“The medieval philosophers were right. Man is the center of the universe. We stand in the middle of infinity between outer and inner space, and there’s no limit to either. ” – Dr. Duval
Number of Times Seen – 1 (12 Sep 2018)
Brief Synopsis – After an assassination attempt on a scientist, a team of doctors are sent into his body in a shrunken submarine in order to repair the damage to his brain.
My Take on it – This film have a very interesting concept that just isn’t presented well enough for audiences of today to appreciate.
The story probably worked much better when this was made 52 years ago but based on today’s advances in special effects and scientific knowledge, certain scenes that should be great, seem a bit laughable.
It is fascinating to see how the effects teams of the 60’s perceived the way that many of the internal organs would look and be viewed when looking at them from an internal and miniature perspective.
The biggest problem with this film is that since it was made at the height of the Cold War, they felt the need to make the story rely too heavily on the concept that the US and Russia are always fighting about everything, even when it comes to miniaturization technology.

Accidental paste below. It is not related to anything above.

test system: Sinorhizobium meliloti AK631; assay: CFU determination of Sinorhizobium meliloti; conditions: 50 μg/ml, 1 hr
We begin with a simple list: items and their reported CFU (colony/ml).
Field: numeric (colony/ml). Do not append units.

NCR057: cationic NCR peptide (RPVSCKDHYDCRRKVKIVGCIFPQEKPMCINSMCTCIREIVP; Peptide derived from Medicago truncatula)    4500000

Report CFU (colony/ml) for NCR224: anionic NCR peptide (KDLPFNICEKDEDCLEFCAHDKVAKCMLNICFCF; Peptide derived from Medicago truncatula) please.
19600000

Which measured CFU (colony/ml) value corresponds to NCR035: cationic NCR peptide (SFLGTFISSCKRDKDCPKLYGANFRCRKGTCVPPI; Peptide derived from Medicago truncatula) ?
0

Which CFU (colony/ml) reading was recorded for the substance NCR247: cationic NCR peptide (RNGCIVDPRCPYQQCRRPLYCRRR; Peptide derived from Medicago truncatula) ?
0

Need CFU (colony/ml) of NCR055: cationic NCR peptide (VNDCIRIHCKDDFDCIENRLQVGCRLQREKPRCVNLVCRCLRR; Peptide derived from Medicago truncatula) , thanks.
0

The cast is quite good with Stephen Boyd, Raquel Welsh, Donald Pleasance and Edmond O’Brien all doing fine jobs with their roles despite the fact that much of the plot comes across more campy than serious or even thrilling like it probably should have.
Bottom Line – Interesting concept that doesn’t work as well as it probably could have. Its fascinating to actually see how the effects team made the various internal organs look as the crew moves around the body on the way to save the brain. The cast is quite good, but the story relies too heavily on Cold War aspects instead of having the characters do things for the sake of science itself. Talented cast that is slightly wasted by the campiness of it all.
MovieRob’s Favorite Trivia – Medical schools, at least as late as the 1980s, would show clips from this film to illustrate various concepts in human anatomy, physiology, and especially immunology. (From IMDB)
Rating – BAFTA Worthy (6/10)
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